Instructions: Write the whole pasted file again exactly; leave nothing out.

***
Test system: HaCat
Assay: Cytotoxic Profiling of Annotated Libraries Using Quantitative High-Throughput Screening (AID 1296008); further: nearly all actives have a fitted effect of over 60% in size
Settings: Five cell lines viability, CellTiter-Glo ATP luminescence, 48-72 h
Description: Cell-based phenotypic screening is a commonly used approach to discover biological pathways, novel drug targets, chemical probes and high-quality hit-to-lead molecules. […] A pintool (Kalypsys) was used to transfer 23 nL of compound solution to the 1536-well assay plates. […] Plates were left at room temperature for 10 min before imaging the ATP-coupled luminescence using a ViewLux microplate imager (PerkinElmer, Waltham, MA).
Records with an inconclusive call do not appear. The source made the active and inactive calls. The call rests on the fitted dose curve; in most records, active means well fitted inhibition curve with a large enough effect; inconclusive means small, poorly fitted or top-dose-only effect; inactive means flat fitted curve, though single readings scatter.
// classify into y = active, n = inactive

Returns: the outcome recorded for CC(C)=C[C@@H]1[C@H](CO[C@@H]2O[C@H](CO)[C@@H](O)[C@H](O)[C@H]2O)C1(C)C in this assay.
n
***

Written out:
Test system: HaCat
Assay: Cytotoxic Profiling of Annotated Libraries Using Quantitative High-Throughput Screening (AID 1296008); further: nearly all actives have a fitted effect of over 60% in size
Settings: Five cell lines viability, CellTiter-Glo ATP luminescence, 48-72 h
Description: Cell-based phenotypic screening is a commonly used approach to discover biological pathways, novel drug targets, chemical probes and high-quality hit-to-lead molecules. […] A pintool (Kalypsys) was used to transfer 23 nL of compound solution to the 1536-well assay plates. […] Plates were left at room temperature for 10 min before imaging the ATP-coupled luminescence using a ViewLux microplate imager (PerkinElmer, Waltham, MA).
Records with an inconclusive call do not appear. The source made the active and inactive calls. The call rests on the fitted dose curve; in most records, active means well fitted inhibition curve with a large enough effect; inconclusive means small, poorly fitted or top-dose-only effect; inactive means flat fitted curve, though single readings scatter.
// classify into y = active, n = inactive

Returns: the outcome recorded for CC(C)=C[C@@H]1[C@H](CO[C@@H]2O[C@H](CO)[C@@H](O)[C@H](O)[C@H]2O)C1(C)C in this assay.
n